Hello. Welcome. In this tutorial, we're going to look at some of the Jewish ideas of the divine, some of the sources of the Jewish ideas of the divine. Every religion has concepts and ideas related to the transcendent and the sacred world. Most have a name and often many names for their god or gods, or if not then a guiding principle or principles of some sort.
Today we're going to look at the Jewish conception of a single God. The first conception of a monotheistic God in the Abrahamic tradition. YHWH refers to God for the Jewish people. And Judaic tradition states that it is blasphemous to say or write the name of God in full. It therefore became the tetragrammaton. So YHWH is known as the to tetragrammaton. The exact pronunciation is not known for sure, and neither is the precise origin of the name.
Sometimes you'll hear Yahweh, and Jehovah is a fairly common reference and pronunciation, too. Biblical Hebrew does not use vowels, and so it is called the tetragrammaton, which is Greek for "four letters." It means four letters. And its first use can be dated back to the eighth century before the common era.
In prayer, the name Adonai is used which means "master" or "Lord." And also Hashem, meaning "the name." In Hebrew scriptures, in the book of Exodus there's a story about Moses and the burning bush where he encounters Yahweh. There, he receives directions to lead the Jews out from captivity and exile in Egypt and back to Canaan, the land promised to Abraham, the first Hebrew patriarch.
When Moses asks His name, he hears the response, "Yahweh," perhaps pronounced Yahweh. As we said, the exact pronunciation of the tetragrammaton is not known for sure. Moses then asks what this name means and he is told, "I am that I am."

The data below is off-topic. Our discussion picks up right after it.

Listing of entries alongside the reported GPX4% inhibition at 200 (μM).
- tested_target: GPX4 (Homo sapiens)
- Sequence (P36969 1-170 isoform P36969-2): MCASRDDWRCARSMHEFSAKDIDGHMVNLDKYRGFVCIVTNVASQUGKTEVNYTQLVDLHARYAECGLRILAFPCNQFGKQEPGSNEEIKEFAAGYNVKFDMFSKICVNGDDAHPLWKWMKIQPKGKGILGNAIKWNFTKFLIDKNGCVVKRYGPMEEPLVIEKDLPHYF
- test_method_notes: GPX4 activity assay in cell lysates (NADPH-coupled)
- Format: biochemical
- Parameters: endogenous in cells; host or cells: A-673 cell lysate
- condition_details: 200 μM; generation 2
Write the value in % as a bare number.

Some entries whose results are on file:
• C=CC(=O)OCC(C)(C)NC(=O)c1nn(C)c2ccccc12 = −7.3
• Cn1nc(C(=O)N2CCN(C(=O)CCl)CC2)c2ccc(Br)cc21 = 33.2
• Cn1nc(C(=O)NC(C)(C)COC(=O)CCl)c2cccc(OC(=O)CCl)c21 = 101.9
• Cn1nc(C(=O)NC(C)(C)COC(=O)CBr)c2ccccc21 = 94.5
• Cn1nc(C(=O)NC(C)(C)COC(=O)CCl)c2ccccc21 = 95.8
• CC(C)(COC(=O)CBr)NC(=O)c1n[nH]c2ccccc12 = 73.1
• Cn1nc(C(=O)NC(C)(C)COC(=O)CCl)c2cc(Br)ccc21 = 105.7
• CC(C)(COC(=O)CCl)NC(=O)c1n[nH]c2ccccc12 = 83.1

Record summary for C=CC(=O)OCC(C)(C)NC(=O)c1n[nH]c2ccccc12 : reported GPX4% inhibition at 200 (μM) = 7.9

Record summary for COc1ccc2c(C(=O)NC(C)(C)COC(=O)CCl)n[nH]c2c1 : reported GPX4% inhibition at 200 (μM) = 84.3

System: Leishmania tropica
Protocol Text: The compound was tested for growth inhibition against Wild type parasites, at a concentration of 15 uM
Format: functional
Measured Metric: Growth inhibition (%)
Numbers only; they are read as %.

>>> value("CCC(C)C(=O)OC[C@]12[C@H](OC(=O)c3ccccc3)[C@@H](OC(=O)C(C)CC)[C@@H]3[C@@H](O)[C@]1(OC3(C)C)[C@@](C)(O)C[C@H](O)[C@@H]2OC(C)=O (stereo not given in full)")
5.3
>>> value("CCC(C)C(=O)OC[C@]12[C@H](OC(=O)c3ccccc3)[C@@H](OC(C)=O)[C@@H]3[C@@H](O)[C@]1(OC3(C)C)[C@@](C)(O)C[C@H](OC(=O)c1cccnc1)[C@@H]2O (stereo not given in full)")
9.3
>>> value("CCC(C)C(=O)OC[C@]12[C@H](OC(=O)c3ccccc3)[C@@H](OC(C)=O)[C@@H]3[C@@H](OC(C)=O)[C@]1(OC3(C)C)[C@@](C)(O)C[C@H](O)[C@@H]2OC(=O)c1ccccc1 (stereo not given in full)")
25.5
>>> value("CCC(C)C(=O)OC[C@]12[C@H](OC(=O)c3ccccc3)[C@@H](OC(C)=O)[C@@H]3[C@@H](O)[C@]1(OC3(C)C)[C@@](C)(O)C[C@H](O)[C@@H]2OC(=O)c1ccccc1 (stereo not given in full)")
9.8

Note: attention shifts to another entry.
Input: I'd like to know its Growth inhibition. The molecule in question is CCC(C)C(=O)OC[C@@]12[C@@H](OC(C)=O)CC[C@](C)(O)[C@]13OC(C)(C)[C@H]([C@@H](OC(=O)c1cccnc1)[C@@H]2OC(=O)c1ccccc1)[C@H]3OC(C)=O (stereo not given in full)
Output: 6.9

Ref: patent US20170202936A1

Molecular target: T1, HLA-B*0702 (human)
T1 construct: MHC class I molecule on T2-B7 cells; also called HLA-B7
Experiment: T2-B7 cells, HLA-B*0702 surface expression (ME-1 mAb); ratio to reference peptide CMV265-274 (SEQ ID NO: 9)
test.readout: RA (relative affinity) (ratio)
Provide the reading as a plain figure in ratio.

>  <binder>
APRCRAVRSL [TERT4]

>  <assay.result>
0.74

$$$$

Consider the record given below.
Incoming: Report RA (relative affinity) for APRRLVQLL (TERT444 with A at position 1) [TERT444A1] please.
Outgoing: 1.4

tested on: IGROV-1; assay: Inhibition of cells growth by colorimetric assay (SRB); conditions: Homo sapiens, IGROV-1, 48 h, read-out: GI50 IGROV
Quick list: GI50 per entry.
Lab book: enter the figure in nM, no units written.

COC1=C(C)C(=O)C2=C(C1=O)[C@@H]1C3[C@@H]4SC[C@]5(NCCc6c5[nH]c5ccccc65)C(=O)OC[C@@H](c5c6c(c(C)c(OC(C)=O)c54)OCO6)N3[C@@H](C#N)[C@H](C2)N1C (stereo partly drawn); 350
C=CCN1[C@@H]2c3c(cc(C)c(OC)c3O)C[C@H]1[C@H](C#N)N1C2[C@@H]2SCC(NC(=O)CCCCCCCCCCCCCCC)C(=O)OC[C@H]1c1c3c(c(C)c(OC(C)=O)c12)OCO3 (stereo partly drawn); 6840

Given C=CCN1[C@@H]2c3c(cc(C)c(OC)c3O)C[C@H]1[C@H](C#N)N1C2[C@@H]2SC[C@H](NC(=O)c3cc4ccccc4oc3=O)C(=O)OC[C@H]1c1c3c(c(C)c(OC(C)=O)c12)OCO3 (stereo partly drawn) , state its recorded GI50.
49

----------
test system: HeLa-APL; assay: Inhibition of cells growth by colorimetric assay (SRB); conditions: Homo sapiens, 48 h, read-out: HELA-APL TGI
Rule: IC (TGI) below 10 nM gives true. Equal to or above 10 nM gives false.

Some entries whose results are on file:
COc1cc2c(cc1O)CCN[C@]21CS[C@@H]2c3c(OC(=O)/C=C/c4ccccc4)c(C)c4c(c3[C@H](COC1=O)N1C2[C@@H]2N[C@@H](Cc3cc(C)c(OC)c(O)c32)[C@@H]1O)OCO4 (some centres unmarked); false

So in Hebrew Yahweh contains the root verb "to be," with a masculine prefix. And it sometimes is translated as "I will be and I will be what I will be." It's generally understood as a single unified, uncreated creator, the source of all life.
Elohim is the other name that is used in this context, and thousands of times in total throughout the Hebrew Bible. The IM, I-M, is a plural ending which serves to provide different descriptions and characteristics of God.
The Canaanites, as early as the 12th century before the common era, are believed to have made a pact, an agreement with Yahweh, the divine warrior who offered protection to the Canaanites in the land of Canaan if they agreed to worship no other gods but him.
Prior to Abraham's and the Jewish people's covenant with Yahweh, the ancient Canaanite religion included many gods that had been worship throughout the Levant and Mesopotamia. Some the other gods were known as El, Baal, and Anat and were part of a large pantheon of gods, many of whom were influences from neighboring religions in Mesopotamia and Egypt. The name Elohim is thought to be traced back to this god.
These polytheistic traditions were a complement to the Canaanite religion, which is thought to have centered around ancestor worship and family household gods and goddesses. In the modern day, the ancient Levant includes Lebanon, Syria, Jordan, Israel, Palestine, Cyprus Huttite province and other parts of Southern Turkey, parts of Northwestern Iraq and the Sinai Peninsula.
And when Moses brought them home to Canaan, he received the Ten Commandments. re-solidifying the call and the covenant with Yahweh.
So now we can review. Yahweh is the pronunciation of the tetragrammaton. YHWH is the tetragrammaton. Its use has been dated back as far as the eighth century before common era, when the polytheistic religions of Canaan made an agreement with single god Yahweh to honor and worship Him and no others. This is generally understood as the emergence of the monotheistic, Abrahamic tradition.
And we looked at Moses and the burning Bush and where he encountered Yahweh and there was a further binding of that covenant. And again when they returned to Canaan, a further binding of the covenant with Yahweh.
Source: Image of Moses at The Burning Bush, Public Domain https://en.wikipedia.org/wiki/File:Moses_Pluchart.jpg Image of Baal, Public Domain, https://en.wikipedia.org/wiki/File:Baal_Ugarit_Louvre_AO17330.jpg Image of Levant and Mesopotamia, Creative Commons, https://en.wikipedia.org/wiki/File:Karte_Mesopotamien.png Image of Levant, Creative Commons, https://en.wikipedia.org/wiki/File:The_Levant_3.png